So, some three years ago I made the fatal error of buying something without having done my homework first. In this case, a very, very expensive washing machine made by AEG called the "Lavamat Turbo." For Google robots and anyone else who may be suffering the same fate and would like to read my tale of woe, the model number of this particular pile of junk is l61470wdbi.
What's wrong with it, then?
Well, it's a two pronged attack from this beast - not only is it terribly made from a reliability and construction quality point of view, but it's also incredibly poorly designed.
Last night, it died for the third time. I'm not sure that one breakdown per year qualifies as decent quality in anyones book, but consdering how ancient I am and the fact I've never actually managed to break any other washing machine in my life, this must be some kind of indicator as to just how appalling this particular machine is. Oh, and I'm fully aware how old I sound recounting my illustrious, long history of washing machine ownership, but there's definitely a technology angle here so bear with me.
The fault, then, was an interesting one. Turn the machine on, select a program, press go. The door clicks, all the lights look happy. As you would expect, I then walked away thinking nothing more about it - the days are long since gone that watching the washing machine cycle to completion was a form of family entertainment...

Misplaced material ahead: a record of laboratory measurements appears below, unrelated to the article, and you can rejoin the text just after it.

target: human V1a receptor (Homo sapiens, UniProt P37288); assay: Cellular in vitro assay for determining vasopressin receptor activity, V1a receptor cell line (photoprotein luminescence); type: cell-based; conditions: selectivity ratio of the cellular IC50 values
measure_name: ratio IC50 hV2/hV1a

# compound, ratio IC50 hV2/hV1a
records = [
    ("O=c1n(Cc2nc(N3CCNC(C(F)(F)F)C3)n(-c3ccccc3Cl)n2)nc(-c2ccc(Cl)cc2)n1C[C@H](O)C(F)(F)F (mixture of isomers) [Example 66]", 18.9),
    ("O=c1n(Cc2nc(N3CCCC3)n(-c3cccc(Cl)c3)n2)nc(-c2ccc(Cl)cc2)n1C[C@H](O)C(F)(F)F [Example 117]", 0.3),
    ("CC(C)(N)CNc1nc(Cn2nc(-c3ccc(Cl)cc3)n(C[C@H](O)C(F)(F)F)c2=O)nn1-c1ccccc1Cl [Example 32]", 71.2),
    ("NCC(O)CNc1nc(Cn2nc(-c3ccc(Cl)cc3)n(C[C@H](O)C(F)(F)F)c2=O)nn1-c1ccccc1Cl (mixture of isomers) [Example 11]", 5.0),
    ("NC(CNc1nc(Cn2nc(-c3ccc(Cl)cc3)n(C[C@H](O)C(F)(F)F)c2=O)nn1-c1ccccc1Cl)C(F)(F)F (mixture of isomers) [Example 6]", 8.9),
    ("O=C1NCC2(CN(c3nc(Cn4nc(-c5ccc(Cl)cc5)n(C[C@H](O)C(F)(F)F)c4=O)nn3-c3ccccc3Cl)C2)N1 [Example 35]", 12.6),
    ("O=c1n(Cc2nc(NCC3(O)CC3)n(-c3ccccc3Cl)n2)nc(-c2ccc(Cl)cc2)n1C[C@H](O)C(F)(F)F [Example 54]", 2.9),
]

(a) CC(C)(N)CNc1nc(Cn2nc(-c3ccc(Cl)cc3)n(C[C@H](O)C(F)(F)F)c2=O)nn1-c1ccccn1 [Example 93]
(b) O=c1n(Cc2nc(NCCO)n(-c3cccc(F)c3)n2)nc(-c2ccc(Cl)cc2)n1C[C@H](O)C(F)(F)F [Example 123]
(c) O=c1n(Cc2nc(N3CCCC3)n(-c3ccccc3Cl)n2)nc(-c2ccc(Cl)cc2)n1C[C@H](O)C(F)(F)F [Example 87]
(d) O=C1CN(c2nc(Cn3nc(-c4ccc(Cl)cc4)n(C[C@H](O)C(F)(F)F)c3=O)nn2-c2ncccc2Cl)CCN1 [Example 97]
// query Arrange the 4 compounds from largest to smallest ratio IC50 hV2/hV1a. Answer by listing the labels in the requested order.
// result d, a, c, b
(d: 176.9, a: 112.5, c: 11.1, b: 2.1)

Then it struck me how quiet everything was. Too quiet. I went back to find the timer happily counting down to itself but literally nothing happening at all. No movement, no water, no swishing of laundry. Eerie silence.
What's wrong here is this - the machine was doing two things:
"Ah! But if it's faulty what can you expect?!"
Being unable to believe anything is fixable only by a professional, I started poking around the internet for answers. It turns out that this machine has error codes. How useful! Yes, if only they actually appeared on the display. This is where, from a design and software engineering point of view, things get really stupid. I learned the magic incantation and performed finger acrobatics on the buttons to reveal the magic error - E41.
What's wrong here?